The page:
The difficulty we face is in squaring these two statements. If it is possible to find ultimate Happiness, as seems to be the case given its universal pursuit, why is it that no one has found it? We could avoid the dilemma if we understood Happiness as being something difficult to gain or rare in its attainment, like climbing Mt. Everest or winning the lottery – but it would still have to be possible. If no one ever won the lottery, would people go on buying tickets? To approach the quandary from the other side: Given the fact that we do not know anyone who has ever arrived at the kind of Happiness we long for, why is the attainment of that Happiness so constant a concern for us? Why do we think, dream, and hope for it, and act upon those hopes, if it is so unlikely that we will ever find it?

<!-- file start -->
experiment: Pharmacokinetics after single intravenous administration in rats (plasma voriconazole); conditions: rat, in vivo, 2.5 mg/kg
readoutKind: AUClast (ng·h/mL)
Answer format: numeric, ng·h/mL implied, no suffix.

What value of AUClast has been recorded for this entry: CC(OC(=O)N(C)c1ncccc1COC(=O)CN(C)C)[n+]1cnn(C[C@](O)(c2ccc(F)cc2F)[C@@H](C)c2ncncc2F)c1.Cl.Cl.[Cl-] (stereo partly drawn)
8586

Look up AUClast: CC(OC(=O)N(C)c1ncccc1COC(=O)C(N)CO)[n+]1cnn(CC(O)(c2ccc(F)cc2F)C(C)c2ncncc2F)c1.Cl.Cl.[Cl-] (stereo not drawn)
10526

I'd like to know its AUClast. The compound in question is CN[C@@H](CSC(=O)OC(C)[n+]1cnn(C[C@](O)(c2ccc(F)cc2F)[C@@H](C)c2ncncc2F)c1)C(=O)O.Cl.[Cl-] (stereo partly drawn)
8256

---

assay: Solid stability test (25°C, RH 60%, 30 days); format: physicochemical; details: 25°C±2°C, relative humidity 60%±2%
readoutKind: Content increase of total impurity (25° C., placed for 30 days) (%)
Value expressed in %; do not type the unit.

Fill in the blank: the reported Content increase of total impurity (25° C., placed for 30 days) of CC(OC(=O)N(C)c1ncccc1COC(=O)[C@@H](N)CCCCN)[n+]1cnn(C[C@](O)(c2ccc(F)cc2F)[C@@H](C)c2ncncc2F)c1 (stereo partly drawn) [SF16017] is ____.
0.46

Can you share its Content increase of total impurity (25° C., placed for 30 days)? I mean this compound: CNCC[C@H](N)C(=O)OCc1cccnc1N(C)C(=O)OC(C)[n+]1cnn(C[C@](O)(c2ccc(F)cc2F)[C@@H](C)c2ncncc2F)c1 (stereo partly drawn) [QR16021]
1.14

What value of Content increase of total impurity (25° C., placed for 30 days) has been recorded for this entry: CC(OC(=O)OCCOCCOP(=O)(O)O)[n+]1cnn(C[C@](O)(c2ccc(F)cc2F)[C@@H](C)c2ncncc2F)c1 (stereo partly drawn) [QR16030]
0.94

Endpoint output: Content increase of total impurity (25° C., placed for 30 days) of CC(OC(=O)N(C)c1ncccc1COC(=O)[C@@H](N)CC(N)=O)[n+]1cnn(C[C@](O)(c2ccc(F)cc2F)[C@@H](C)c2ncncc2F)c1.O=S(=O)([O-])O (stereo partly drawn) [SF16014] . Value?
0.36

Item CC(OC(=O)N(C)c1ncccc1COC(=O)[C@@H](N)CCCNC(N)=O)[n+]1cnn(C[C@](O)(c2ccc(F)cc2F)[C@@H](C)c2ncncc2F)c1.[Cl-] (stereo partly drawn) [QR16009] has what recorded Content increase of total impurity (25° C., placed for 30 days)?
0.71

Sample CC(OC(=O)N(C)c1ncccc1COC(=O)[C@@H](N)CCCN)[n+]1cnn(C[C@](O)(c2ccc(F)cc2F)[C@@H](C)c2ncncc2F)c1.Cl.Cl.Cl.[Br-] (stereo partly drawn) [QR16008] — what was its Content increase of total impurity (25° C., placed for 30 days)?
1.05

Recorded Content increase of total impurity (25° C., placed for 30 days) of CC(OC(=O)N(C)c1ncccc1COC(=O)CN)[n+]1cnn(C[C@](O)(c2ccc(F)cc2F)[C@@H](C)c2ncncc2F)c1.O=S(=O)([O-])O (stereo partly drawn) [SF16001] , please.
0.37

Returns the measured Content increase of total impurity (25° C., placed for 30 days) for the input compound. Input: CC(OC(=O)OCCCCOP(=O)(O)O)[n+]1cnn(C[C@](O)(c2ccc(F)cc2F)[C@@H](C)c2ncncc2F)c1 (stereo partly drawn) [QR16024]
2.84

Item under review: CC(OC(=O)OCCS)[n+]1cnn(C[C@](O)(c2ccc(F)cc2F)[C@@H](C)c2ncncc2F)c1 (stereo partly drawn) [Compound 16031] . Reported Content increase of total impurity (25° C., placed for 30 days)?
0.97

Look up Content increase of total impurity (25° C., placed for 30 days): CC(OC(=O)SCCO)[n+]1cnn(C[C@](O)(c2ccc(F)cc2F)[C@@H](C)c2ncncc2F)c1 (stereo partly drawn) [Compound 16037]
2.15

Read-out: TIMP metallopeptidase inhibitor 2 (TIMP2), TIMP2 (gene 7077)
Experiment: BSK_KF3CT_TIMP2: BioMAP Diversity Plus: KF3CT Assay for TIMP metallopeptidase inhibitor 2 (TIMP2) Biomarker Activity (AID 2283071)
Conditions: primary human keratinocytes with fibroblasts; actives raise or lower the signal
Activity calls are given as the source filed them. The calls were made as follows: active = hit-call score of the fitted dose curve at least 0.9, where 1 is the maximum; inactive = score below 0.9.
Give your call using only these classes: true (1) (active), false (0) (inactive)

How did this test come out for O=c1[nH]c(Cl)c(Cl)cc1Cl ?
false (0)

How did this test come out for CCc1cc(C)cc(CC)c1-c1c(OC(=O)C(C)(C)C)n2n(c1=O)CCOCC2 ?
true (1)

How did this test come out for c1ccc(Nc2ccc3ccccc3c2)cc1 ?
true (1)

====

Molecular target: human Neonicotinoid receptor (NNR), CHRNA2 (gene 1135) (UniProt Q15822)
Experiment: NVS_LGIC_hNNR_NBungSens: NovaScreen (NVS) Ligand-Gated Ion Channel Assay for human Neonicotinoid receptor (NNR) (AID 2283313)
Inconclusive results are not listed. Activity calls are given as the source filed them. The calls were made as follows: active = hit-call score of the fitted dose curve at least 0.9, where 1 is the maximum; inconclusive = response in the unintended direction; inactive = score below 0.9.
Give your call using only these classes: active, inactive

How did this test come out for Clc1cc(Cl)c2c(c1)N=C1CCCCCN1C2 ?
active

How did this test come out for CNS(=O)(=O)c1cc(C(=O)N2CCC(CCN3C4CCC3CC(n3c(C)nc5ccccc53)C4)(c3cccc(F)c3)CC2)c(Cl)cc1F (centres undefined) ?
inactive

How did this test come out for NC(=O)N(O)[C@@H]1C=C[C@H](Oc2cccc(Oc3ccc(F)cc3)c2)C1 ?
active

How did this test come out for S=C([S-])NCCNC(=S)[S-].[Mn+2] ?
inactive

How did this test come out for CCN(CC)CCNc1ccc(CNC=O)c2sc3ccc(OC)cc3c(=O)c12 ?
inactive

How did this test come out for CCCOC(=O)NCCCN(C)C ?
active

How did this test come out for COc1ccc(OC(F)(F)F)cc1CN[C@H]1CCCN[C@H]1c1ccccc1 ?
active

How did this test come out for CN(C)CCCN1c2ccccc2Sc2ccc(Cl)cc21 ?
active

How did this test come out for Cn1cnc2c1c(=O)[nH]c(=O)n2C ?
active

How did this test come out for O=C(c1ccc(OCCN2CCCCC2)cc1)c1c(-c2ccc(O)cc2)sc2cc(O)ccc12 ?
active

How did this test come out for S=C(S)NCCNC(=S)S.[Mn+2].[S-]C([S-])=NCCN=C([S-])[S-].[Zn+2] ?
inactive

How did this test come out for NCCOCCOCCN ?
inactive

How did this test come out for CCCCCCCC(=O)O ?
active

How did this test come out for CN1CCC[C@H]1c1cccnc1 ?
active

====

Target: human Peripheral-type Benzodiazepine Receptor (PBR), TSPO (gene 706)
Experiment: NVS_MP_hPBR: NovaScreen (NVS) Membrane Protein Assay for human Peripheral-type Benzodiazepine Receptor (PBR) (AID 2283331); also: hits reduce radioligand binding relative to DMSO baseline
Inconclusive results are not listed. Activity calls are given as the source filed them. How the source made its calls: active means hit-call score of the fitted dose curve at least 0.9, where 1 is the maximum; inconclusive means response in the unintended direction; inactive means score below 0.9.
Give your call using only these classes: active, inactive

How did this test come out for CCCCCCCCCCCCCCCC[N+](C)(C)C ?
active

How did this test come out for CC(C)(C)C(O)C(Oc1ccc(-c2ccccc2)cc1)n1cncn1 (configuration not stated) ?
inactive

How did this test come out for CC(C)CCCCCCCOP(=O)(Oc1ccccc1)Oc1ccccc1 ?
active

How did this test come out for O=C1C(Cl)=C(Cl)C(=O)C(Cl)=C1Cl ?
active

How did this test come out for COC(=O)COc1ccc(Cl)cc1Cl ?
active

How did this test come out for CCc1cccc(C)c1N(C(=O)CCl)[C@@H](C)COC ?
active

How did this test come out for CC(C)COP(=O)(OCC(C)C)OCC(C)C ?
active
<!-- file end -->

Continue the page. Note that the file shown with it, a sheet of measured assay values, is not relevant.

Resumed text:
We are searching for something more: we seek a happiness that extends further, one that cannot escape us, one that leads beyond a merely proximate or temporary or limited fulfillment.
Before going further, we might ask if these two observations about happiness are really true. Do we really desire ultimate Happiness and act in order to attain it? Is it really the case that we know of no one who has found it?